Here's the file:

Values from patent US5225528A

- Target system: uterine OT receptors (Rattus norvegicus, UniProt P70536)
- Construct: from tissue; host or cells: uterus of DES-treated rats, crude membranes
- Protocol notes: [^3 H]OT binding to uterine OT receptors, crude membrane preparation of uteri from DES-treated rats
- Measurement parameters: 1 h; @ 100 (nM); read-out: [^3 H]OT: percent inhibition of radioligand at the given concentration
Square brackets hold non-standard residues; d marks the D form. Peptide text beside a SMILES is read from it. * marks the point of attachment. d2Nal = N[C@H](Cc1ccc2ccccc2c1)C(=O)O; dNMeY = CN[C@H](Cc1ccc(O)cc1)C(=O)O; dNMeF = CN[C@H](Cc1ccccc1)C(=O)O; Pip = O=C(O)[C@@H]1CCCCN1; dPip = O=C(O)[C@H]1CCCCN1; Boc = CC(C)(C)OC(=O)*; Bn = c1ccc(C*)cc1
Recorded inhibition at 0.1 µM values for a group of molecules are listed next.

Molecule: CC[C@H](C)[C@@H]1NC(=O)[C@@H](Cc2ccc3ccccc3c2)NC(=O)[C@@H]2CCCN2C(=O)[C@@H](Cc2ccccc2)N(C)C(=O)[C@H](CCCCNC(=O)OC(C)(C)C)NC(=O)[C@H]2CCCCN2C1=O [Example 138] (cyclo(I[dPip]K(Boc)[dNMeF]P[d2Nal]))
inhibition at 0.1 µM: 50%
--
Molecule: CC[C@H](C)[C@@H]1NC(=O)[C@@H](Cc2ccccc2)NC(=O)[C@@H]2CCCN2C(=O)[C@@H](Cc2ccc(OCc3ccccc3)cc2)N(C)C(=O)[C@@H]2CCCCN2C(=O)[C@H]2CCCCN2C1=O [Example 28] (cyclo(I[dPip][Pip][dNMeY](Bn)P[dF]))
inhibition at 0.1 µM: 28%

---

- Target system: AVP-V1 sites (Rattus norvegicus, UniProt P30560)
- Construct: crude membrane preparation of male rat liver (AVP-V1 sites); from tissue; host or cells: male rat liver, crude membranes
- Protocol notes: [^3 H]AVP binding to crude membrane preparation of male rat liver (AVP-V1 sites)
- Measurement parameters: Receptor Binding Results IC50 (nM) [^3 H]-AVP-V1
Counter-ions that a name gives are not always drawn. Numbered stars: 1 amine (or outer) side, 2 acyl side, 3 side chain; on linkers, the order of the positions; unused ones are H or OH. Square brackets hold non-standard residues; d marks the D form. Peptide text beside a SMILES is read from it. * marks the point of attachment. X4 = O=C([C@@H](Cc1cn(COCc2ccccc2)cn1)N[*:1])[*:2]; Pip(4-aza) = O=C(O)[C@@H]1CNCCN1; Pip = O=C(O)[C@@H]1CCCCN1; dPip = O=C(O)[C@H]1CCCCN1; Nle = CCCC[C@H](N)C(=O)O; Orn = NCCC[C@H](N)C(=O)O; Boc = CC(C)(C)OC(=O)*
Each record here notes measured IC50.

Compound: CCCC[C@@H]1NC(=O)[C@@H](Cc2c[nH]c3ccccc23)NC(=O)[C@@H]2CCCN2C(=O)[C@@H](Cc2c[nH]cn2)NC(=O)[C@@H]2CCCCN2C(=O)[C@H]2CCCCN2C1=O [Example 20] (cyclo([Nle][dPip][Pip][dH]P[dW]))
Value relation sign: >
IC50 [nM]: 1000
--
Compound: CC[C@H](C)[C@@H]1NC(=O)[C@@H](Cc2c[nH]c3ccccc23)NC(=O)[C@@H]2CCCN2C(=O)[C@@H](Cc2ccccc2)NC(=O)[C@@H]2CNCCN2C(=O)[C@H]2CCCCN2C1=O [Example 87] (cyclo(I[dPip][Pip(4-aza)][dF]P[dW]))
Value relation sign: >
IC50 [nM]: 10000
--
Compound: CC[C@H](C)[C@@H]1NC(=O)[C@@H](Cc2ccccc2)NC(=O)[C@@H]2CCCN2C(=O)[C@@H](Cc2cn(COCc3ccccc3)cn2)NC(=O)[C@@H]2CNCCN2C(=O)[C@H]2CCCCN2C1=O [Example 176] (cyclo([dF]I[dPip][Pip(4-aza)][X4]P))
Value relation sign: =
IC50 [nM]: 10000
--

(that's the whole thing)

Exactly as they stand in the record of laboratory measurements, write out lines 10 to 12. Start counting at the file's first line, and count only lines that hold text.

--
Molecule: CC[C@H](C)[C@@H]1NC(=O)[C@@H](Cc2ccccc2)NC(=O)[C@@H]2CCCN2C(=O)[C@@H](Cc2ccc(OCc3ccccc3)cc2)N(C)C(=O)[C@@H]2CCCCN2C(=O)[C@H]2CCCCN2C1=O [Example 28] (cyclo(I[dPip][Pip][dNMeY](Bn)P[dF]))
inhibition at 0.1 µM: 28%